The statement came on one of the deadliest days in the country in recent weeks, with at least 124 people killed or found dead. A suicide truck bomb tore through the offices of a Kurdish political party in northern Iraq, killing 50 people, and a car bombing in a crowded Baghdad market killed another 17.
Troops surrounded the town of Youssifiyah and told residents over loudspeakers to stay inside, residents said. They then methodically searched the houses, focusing on possible secret chambers under the floors where the soldiers might be hidden, residents said. The soldiers marked each searched house with a white piece of cloth.
Soldiers also searched cars entering and leaving the town, writing "searched" on the side of each vehicle they had inspected. Several people were arrested, witnesses said.
It's a massive search, including 4,000 U.S. troops, reports CBS News correspondent Mark Strassmann. And increasingly desperate, to ease the anguish of the missing and their families.
On its web site, the Islamic State in Iraq claimed credit for the ambush, and for capturing "a number of crusader soldiers."
It said more details — implying proof — will come soon, adds Strassmann.
The Islamic State in Iraq offered no proof for its claim that it was behind the attack in Mahmoudiya that also killed four U.S. soldiers and an Iraqi translator. But the Sunni area known as the "triangle of death" is a longtime al Qaeda stronghold.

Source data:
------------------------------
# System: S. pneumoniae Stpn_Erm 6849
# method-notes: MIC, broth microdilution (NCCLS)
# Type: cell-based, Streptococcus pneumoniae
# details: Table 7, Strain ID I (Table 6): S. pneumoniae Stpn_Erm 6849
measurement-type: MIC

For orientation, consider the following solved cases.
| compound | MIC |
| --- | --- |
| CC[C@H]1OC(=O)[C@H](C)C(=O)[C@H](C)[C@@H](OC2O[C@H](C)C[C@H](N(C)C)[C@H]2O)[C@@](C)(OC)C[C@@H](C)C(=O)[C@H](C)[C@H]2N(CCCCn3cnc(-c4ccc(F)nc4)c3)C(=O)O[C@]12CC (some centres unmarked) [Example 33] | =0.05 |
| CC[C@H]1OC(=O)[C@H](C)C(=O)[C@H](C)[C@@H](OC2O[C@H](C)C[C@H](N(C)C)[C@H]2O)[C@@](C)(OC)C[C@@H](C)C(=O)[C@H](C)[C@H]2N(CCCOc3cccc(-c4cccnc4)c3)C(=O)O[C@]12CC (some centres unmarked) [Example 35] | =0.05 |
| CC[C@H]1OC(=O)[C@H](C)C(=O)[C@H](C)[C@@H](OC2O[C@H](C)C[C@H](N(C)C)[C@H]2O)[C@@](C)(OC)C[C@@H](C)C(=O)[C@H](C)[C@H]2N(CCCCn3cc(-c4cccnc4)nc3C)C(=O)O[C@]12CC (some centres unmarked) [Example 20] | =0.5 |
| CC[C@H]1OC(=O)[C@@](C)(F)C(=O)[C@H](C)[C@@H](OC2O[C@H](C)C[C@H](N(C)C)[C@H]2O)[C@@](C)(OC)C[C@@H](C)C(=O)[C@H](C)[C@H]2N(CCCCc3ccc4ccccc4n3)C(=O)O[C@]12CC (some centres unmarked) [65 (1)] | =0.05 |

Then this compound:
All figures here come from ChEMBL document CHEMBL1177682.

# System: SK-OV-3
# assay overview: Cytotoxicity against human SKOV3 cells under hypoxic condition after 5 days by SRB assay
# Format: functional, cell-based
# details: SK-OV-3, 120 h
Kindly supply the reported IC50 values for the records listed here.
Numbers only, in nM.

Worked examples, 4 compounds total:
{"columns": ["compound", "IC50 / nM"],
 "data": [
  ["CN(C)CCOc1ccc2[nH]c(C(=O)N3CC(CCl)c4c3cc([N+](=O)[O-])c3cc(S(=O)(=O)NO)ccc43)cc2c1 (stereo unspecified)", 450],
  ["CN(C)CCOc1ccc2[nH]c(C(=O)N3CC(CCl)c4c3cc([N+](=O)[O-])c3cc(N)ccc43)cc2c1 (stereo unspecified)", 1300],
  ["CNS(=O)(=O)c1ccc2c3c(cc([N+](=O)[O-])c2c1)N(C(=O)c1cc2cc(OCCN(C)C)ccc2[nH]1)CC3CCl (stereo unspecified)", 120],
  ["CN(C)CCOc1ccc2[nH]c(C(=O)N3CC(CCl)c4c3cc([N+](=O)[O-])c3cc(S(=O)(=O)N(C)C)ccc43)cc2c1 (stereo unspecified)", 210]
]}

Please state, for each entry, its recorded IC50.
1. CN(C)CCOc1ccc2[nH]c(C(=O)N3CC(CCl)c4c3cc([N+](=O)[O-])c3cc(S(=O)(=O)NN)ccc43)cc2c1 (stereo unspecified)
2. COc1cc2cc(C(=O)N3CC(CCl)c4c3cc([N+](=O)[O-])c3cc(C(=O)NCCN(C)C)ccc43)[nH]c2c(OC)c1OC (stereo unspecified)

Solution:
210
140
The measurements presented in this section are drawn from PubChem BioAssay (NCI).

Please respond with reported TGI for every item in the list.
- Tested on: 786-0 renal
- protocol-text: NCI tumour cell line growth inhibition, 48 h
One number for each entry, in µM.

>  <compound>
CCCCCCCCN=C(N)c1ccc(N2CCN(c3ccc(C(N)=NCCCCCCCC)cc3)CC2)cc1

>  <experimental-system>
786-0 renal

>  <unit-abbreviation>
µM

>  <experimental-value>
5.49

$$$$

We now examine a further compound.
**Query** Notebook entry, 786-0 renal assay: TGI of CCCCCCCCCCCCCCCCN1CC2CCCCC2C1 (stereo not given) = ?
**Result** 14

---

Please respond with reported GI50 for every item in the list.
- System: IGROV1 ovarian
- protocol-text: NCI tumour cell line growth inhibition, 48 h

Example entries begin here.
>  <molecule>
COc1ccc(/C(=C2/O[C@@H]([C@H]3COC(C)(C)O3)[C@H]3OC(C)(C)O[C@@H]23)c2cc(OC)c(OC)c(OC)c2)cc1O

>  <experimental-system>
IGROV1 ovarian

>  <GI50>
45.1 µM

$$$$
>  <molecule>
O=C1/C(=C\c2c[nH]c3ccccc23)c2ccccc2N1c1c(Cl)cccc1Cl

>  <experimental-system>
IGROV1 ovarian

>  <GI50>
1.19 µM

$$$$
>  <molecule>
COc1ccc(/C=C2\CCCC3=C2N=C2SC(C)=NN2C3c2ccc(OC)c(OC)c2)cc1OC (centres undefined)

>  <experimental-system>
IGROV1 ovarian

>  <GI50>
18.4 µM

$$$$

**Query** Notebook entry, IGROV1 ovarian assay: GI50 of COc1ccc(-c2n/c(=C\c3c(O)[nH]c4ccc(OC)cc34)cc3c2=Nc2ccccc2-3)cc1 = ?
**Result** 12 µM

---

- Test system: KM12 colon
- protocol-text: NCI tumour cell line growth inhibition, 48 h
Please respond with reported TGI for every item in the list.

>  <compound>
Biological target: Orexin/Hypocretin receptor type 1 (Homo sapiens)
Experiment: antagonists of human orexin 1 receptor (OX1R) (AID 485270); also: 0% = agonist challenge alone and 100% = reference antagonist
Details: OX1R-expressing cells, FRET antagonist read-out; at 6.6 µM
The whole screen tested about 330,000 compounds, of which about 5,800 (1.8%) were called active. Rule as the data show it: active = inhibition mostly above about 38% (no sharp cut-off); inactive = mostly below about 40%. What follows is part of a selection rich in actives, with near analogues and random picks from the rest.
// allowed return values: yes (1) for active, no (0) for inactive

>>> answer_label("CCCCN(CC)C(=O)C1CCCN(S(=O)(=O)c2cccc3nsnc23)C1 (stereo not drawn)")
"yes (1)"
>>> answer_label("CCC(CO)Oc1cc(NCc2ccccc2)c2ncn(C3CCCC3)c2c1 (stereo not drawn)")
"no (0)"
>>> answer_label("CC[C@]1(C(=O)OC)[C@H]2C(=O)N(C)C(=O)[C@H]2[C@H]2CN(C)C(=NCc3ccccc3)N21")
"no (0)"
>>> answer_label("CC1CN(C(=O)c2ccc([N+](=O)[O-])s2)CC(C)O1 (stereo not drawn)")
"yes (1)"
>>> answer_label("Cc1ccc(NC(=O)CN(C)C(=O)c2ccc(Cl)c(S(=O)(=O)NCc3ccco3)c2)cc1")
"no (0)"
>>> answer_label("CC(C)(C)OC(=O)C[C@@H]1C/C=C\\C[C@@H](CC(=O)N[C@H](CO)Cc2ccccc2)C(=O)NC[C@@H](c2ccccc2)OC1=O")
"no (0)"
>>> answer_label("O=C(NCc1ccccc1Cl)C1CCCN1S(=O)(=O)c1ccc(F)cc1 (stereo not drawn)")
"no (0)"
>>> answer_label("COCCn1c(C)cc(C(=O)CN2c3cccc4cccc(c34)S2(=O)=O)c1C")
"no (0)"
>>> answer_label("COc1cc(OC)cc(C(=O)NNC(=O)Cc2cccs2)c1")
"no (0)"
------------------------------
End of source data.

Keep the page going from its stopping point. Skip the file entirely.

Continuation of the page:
If the claim proves true, it would mark one of the most brazen attacks by the umbrella Sunni insurgent group against U.S. forces here.
Maj. Gen. William Caldwell, spokesman for the U.S. military, said U.S. troops backed by aircraft and intelligence units were scouring the farming area as the military made "every effort available to find our missing soldiers."
President Bush was also getting regular updates on the missing soldiers, said Gordon Johndroe, a spokesman for the White House's National Security Council in Washington.
The early morning attack on two U.S. military vehicles outside of Mahmoudiya, about 20 miles south of Baghdad, left the bodies of the four U.S. soldiers and their translator badly burned.
Caldwell said the bodies of the interpreter and three of the slain soldiers had been identified, but the military was still working to identify the fifth.
Later Sunday, the Islamic State of Iraq posted a brief message on a militant Web site saying it was responsible for the attack and held an unspecified number of U.S. soldiers. The group promised more details later.
The Islamic State is a coalition of eight insurgent groups. Late last month, it named a 10-member "Cabinet" complete with a "war minister," an apparent attempt to present the Sunni coalition as an alternative to the U.S.-backed, Shiite-led administration of Prime Minister Nouri al-Maliki.
U.S. military officials said they had no indication of who was behind Saturday's attack.
"It's difficult to verify anything that al Qaeda in Iraq would say because they lie," said Lt. Col. Christopher Garver, a military spokesman. However, "it would not surprise us if it were al Qaeda behind this, because we've seen this type of attack, this type of tactic, before."